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WRT 105-FALL 2004 | Unit 3-Sampling Argument
Becky Howard, "Plagiarisms, Authorships, and the Academic Death Penalty,"
CEWT, pp. 265-282.
Jeff Rice, "The 1963 Hip-Hop Machine: Hip-Hop Pedagogy as Composition,"
CEWT, pp. 471-486.
Selections from The Informed Argument
In "The 1963 Hip-Hop Machine," Jeff Rice spells out an alternative
to the "standardized
methodology inherited from figures like Toulmin." He shows how we
might undertake argumentative projects premised on the logic of hip-hop,
projects rendered from temporal or spatial sampling (cut, paste, whatever).
Rice explicitly tells us that the "ultimate test" for such a
project is to recognize that the process of sampling and re-mixing needn't
only apply to hip-hop; we're merely appropriating a general methodology
of hip-hop and putting it to use for our own argumentative projects.
For the last six weeks of the semester, we'll study Rice's essay, searching
carefully for the argumentative method he urges us to perform. Then, we'll
adopt the method, perform it. In many ways, it's that simple. But it's
also complex because it will require us to make sense of more conventional
dispensations of argument, such as the Toulmin model (claim, data, warrant)
and the classical rhetorical conditions of logos, ethos
and pathos. Reading from Yagelski and Miller's The Informed
Argument will ground us in these conventional terms. In the chapter
devoted to "The Media for Argument," The Informed Argument
will also compel us toward Rice's model.
Unit 3 lasts six weeks and culminates in a 7-9 page argumentative sampler-essay.
Throughout the project, you should prefer the intricate, analytical approaches
we've practiced this semester. And while we'll invent ideas by attending
to dissimilarities among our samples, we'll continue to problematize the
obvious and value, through analysis, critical perspectives more
Here's how it will come together:
Begin by selecting a year. Choose a year before 1999. Dig around for
interesting moments--instances (as cuts, pastes, whatever) that
you find through research, curiosity. Rice tells us temporal research
can play among "a range of disciplines (film, politics, science,
music, television, sports, etc.)," and to the etc. I would add architecture,
disaster and response, criminality, urban crisis, rally and media ruse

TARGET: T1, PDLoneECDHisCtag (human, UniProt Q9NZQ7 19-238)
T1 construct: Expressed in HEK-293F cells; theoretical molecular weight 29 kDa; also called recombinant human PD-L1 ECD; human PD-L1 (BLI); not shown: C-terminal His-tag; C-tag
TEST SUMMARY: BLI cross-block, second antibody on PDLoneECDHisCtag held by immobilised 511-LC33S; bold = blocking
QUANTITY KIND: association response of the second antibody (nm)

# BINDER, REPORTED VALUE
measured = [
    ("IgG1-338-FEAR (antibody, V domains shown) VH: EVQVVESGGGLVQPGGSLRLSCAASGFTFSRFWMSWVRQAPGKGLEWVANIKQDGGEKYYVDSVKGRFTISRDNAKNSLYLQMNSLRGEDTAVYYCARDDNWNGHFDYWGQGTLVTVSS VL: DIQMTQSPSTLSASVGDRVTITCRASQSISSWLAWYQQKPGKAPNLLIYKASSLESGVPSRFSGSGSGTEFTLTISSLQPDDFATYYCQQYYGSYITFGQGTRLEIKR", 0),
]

among others we'll tease out in class. Develop at least four instances--cuts
that give body to the temporal-spatial selection(s). If it helps to think
of these cuts as sources, that's fine, but they should be dissimilar,
and they should work across multiple media forms (image, sound, text,
tv advertisement, film, lyric, graffiti, flash, comic, figurine). Their
dissimilarity will provide you with samples for juxtaposition, for mixing
that tests the limits of what your mix brings together.
Following this alternative model, here's what we can expect: Each student
You will advance the argument, an argument you arrive at only after
disparities in your selections (cuts, pastes, whatever), through
the second half of the essay-project--the mix. The mix will present a
re-organization of samples from the temporal-spatial selections at the
beginning of your project. The mix will "confront" the samples
and, therefore, construct an argument attendant to a pattern you recognize
and complicate. The entire project will become clearer as we read Rice's
essay and look at various models. In general, the following precepts may
guide your work:
- "gain[s] insights into the process of research"
- "finds a common pattern or element that binds these moments together"
- "understands how to form a claim out of research and investigation"
- "juxtaposes these moments in a variety of ways and thus learns
- "locates her own position within the various cultural ideological,
economic, racial, gendered, etc., discussions constantly taking place
- "creates an argument"
As an alternative to a paper-bound project, you may develop a web site
or other digital production for essay-project three.
WRT 105: Grading Cues Essay #3 Sampling Argument
 How well does the title provocatively and productively focus the
 How effectively does the writer sample and remix from the originary,
dissimilar cuts, assembling them into an intelligible, argumentative production?
 How carefully and thoughtfully does the writer elaborate the samples
(cut, paste, whatever) before rendering the mix?
 How well does the writer develop specific, argumentative claims about
a particular time, place or issue by confronting disparities in the selections?
 Does the writer frame the mix with formal citations to at least four
carefully chosen and appropriately supportive outside texts (conceived
broadly to include various media forms)?
 How well does the writer make things explicit (e.g., details, not
generalizations; claims, not clichés)?
 How well did the writer address surface level matters related to
grammar, style, and usage?
- Attune your argument-mix to four particular selections (cut, paste,
whatever) from a particular year.
- Choose to work with selections from multiple forms of media (image,
sound, text, tv advertisement, film, lyric, graffiti, flash, comic,
- Set out with a suspended sense of determination. Allow your own curiosities
and interests to influence your selections.
- Let your discoveries, insights, realizations, claims, or theories
serve as the driving force behind the essay-project. In other words,
make these things prominent-use them to create shifts or transitions
as you build paragraphs or make your way from one discussion to another.